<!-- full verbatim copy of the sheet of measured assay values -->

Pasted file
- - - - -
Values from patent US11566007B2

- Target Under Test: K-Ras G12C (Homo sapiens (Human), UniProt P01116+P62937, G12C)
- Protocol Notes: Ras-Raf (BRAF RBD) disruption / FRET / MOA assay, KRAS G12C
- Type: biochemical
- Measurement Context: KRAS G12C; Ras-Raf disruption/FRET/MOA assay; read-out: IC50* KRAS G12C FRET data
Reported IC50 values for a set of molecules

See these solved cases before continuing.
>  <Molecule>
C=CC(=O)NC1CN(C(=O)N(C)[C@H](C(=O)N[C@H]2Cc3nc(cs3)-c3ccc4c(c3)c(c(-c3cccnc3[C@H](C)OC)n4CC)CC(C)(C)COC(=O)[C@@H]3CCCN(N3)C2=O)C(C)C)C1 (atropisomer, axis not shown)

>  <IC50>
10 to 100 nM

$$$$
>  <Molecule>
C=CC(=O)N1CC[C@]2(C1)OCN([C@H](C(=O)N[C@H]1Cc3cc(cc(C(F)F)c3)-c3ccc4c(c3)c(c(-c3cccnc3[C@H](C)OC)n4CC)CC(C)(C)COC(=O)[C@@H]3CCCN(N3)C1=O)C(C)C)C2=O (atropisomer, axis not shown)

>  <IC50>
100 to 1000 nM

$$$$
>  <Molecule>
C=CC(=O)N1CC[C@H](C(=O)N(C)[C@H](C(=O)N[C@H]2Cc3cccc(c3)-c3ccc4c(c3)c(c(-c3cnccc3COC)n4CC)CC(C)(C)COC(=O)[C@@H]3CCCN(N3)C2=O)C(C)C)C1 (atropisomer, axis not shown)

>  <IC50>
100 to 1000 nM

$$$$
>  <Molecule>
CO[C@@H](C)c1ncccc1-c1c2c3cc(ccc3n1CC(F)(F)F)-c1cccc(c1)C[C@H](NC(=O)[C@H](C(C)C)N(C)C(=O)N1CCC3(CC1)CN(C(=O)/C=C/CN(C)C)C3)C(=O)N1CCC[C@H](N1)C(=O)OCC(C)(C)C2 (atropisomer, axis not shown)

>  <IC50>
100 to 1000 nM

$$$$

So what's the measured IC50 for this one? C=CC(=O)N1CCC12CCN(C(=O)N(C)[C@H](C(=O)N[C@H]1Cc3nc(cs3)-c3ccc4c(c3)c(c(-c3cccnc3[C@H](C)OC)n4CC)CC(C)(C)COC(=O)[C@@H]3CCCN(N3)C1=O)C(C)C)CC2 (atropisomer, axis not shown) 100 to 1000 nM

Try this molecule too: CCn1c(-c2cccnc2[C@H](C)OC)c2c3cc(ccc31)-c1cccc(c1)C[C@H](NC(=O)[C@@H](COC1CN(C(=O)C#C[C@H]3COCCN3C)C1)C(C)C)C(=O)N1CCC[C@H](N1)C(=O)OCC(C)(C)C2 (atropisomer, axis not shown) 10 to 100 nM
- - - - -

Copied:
Values from patent US11566007B2

- Target Under Test: K-Ras G12C (Homo sapiens (Human), UniProt P01116+P62937, G12C)
- Protocol Notes: Ras-Raf (BRAF RBD) disruption / FRET / MOA assay, KRAS G12C
- Type: biochemical
- Measurement Context: KRAS G12C; Ras-Raf disruption/FRET/MOA assay; read-out: IC50* KRAS G12C FRET data
Reported IC50 values for a set of molecules

See these solved cases before continuing.
>  <Molecule>
C=CC(=O)NC1CN(C(=O)N(C)[C@H](C(=O)N[C@H]2Cc3nc(cs3)-c3ccc4c(c3)c(c(-c3cccnc3[C@H](C)OC)n4CC)CC(C)(C)COC(=O)[C@@H]3CCCN(N3)C2=O)C(C)C)C1 (atropisomer, axis not shown)

>  <IC50>
10 to 100 nM

$$$$
>  <Molecule>
C=CC(=O)N1CC[C@]2(C1)OCN([C@H](C(=O)N[C@H]1Cc3cc(cc(C(F)F)c3)-c3ccc4c(c3)c(c(-c3cccnc3[C@H](C)OC)n4CC)CC(C)(C)COC(=O)[C@@H]3CCCN(N3)C1=O)C(C)C)C2=O (atropisomer, axis not shown)

>  <IC50>
100 to 1000 nM

$$$$
>  <Molecule>
C=CC(=O)N1CC[C@H](C(=O)N(C)[C@H](C(=O)N[C@H]2Cc3cccc(c3)-c3ccc4c(c3)c(c(-c3cnccc3COC)n4CC)CC(C)(C)COC(=O)[C@@H]3CCCN(N3)C2=O)C(C)C)C1 (atropisomer, axis not shown)

>  <IC50>
100 to 1000 nM

$$$$
>  <Molecule>
CO[C@@H](C)c1ncccc1-c1c2c3cc(ccc3n1CC(F)(F)F)-c1cccc(c1)C[C@H](NC(=O)[C@H](C(C)C)N(C)C(=O)N1CCC3(CC1)CN(C(=O)/C=C/CN(C)C)C3)C(=O)N1CCC[C@H](N1)C(=O)OCC(C)(C)C2 (atropisomer, axis not shown)

>  <IC50>
100 to 1000 nM

$$$$

So what's the measured IC50 for this one? C=CC(=O)N1CCC12CCN(C(=O)N(C)[C@H](C(=O)N[C@H]1Cc3nc(cs3)-c3ccc4c(c3)c(c(-c3cccnc3[C@H](C)OC)n4CC)CC(C)(C)COC(=O)[C@@H]3CCCN(N3)C1=O)C(C)C)CC2 (atropisomer, axis not shown) 100 to 1000 nM

Try this molecule too: CCn1c(-c2cccnc2[C@H](C)OC)c2c3cc(ccc31)-c1cccc(c1)C[C@H](NC(=O)[C@@H](COC1CN(C(=O)C#C[C@H]3COCCN3C)C1)C(C)C)C(=O)N1CCC[C@H](N1)C(=O)OCC(C)(C)C2 (atropisomer, axis not shown) 10 to 100 nM